MS is different for everyone. The different symptoms someone may experience at different times and the impact of the symptoms on working life will very much depend on the type of work, and personal experience of MS.
The rights of people with multiple sclerosis in the workplace and when looking for employment are covered by the Equality Act. This protects people with MS from any form of discrimination from the point of diagnosis. One of the key provision of the Act is that employers are expected to consider making 'reasonable adjustments' for employees with MS. There is no precise definition for what constitutes a 'reasonable adjustment' but examples might include changing working hours.
A person is not required to tell their employer about their condition unless there are specific health and safety risks, however adjustments cannot be made unless an employer has been told and early disclosure can be vital if effective and optimal support is to be obtained.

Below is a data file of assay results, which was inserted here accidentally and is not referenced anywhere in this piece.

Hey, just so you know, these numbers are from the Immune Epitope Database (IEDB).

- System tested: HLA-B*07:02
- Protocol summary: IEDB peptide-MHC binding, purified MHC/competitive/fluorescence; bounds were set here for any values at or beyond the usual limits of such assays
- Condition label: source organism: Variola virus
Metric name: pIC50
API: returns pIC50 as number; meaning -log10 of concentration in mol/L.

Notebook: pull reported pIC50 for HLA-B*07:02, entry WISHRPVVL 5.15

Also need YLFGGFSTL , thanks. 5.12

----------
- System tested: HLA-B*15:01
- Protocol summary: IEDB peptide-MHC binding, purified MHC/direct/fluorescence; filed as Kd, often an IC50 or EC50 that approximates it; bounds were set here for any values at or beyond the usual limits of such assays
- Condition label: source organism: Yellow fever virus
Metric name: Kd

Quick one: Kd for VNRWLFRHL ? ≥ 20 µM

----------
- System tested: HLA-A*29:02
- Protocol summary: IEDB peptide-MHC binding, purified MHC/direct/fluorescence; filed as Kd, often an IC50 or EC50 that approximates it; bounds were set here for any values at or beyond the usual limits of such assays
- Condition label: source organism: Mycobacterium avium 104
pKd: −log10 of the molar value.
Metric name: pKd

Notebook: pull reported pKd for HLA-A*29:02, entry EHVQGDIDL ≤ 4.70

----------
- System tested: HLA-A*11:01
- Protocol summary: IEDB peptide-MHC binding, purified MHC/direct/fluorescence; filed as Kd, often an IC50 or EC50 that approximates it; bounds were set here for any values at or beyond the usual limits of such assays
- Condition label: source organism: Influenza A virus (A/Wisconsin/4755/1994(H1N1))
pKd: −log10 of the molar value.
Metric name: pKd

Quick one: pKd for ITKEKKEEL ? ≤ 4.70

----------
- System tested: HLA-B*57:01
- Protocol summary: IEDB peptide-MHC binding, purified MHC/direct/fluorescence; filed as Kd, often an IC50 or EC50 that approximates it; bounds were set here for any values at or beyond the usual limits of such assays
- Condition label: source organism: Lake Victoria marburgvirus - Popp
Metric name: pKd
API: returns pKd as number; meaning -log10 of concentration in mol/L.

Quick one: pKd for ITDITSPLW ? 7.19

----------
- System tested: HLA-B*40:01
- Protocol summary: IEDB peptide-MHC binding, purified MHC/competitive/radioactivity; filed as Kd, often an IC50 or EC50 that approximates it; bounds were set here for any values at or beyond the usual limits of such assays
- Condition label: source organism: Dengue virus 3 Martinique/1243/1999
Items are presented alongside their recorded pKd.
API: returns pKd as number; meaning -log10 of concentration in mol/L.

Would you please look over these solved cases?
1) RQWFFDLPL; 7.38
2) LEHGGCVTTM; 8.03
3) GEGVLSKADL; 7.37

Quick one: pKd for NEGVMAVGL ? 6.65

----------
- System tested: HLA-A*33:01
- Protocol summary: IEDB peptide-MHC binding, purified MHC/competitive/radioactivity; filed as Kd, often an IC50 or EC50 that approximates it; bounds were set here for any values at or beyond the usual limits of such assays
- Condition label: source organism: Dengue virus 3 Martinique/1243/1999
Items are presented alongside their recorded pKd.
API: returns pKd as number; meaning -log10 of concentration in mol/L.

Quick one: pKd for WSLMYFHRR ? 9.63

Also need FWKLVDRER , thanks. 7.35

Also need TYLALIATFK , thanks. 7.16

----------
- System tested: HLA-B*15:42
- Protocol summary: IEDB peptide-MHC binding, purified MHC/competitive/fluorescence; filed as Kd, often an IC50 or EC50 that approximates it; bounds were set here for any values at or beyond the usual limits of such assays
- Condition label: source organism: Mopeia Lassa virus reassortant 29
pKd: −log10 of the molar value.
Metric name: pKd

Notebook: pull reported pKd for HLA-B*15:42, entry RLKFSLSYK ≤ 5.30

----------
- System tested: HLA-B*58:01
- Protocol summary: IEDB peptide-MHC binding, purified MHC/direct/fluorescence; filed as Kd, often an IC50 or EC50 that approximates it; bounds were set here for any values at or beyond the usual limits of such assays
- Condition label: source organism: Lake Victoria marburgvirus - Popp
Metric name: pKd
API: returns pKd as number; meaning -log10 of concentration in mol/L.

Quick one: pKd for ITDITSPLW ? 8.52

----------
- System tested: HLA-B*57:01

The Ready to Work? report, published by the Work Foundation in 2014, identified three key points that can help people with MS in the workplace:
- Take control, think proactively about your work and the adjustments you need to work effectively.
- Be assertive, tell your employer about your MS as early as possible so that you can get timely access to support at work. If you let people know early on, you will be more able to organise the best, most effective support.
- Educate colleagues, take an active role in telling your coworkers about MS and how it affects you, and let them know how changes to your working time and practices will help you to work effectively.
Last updated: December 2017
Last reviewed: August 2014
This page will be reviewed within three years